A lot or a little?
The parents' guide to what's in this music.
What parents need to know
Parents need to know that Songs for Japan is filled with songs about courage, optimism, and other uplifting attitudes. While the long track list includes a few tunes by artists who are known for releasing mature music (e.g. Eminem and Nicki Minaj), even their tunes are fairly clean, with any profanity bleeped out and fewer hardcore references to sex, substance use, and violence than normal. One song includes a line with references to sexual orientation ("no matter gay, straight or bi / lesbian, transgendered life"). Overall, the record is an age-appropriate choice for tweens and teens who want to buy good music while supporting a worthy cause.
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What's the story?
SONGS FOR JAPAN is a double album of smash hits by various artists new and old who have each contributed a single to this compilation supporting relief efforts for Japan's devastating 2011 earthquake and tsunami. Each disc includes 19 songs that run the gamut from Lady GaGa's "Born This Way" to Kings of Leon's "Use Somebody" to John Lennon's "Imagine." No matter what era they came from, all of these songs share common themes, such as helping others when they're down and hope for the future. Though the release contains some tracks by artists like Eminem and Nicki Minaj, who typically release more mature music, their contributions to the album are still fairly tame -- making the record OK for tweens and younger teens.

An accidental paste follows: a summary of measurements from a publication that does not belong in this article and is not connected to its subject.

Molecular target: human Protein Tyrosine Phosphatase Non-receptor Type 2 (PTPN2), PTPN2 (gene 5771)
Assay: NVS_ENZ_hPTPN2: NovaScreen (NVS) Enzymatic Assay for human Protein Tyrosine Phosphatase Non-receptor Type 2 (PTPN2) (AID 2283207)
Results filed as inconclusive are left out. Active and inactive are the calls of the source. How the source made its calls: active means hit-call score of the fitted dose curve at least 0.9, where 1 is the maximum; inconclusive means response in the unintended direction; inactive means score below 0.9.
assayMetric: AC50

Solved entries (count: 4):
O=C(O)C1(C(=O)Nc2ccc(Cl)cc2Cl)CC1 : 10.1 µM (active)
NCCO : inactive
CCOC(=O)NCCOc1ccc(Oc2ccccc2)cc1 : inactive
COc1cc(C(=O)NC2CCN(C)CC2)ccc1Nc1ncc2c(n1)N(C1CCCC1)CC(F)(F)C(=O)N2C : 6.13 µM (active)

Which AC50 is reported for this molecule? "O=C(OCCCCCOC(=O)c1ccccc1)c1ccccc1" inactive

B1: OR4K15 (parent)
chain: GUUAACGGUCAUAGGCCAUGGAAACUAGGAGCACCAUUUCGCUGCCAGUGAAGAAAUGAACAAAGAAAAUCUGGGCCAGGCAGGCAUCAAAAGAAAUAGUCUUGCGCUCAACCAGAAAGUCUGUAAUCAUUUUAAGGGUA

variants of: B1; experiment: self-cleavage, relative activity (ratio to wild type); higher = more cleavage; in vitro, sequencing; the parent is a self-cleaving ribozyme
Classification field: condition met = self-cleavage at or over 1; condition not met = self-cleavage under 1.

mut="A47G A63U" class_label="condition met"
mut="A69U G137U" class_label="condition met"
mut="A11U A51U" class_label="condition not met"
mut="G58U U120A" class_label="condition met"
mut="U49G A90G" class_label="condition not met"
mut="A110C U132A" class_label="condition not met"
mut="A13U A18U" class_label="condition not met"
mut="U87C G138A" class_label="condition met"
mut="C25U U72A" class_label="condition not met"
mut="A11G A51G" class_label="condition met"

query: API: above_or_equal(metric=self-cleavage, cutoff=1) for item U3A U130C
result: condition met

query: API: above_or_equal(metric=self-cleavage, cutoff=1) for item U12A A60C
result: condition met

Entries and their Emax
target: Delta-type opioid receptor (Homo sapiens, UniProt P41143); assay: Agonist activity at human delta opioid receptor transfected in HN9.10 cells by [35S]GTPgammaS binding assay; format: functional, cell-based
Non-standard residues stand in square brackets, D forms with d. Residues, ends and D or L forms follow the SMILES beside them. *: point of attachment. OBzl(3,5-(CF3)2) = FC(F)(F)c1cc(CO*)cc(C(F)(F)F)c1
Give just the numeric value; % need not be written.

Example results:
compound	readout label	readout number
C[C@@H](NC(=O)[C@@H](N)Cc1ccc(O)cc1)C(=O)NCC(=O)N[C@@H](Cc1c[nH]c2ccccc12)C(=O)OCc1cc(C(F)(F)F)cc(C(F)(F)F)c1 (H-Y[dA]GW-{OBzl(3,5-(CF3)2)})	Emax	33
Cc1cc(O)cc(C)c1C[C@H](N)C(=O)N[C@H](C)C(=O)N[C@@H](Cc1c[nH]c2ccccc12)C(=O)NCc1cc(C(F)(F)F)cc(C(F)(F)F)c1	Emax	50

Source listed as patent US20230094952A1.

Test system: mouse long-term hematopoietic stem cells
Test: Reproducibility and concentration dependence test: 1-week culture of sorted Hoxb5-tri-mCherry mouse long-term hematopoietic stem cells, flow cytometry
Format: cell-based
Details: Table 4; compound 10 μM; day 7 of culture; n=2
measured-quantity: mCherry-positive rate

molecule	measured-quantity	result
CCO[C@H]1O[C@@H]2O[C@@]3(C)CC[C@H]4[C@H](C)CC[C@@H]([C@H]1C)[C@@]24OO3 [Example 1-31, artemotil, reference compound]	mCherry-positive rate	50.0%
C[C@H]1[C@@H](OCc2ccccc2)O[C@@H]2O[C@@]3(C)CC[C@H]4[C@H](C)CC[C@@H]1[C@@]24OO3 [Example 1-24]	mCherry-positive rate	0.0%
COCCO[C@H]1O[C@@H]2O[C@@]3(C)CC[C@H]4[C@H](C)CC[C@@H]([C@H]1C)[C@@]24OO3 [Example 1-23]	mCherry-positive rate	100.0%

Is it any good?
Musically, you can't really go wrong with this record, since it offers some of the best songs released across various genres, from pop to rock to country. Pop fans will be excited to hear big hits by Katy Perry, Pink, and Bruno Mars; rockers will love the tracks from the Foo Fighters, Red Hot Chili Peppers, and U2; and country fans will gravitate toward tunes by Lady Antebellum and Keith Urban.
Talk to your kids about ...
Families can talk about the potential effects of Japan's massive 2011 earthquake and tsunami on the children and families in that country.
Besides buying Songs for Japan, name five other things your family can do to help the Japanese kids and families who were victims of these disasters.
Why do you think artists decide to contribute to albums like this? Do they get anything out of it beyond helping a good cause?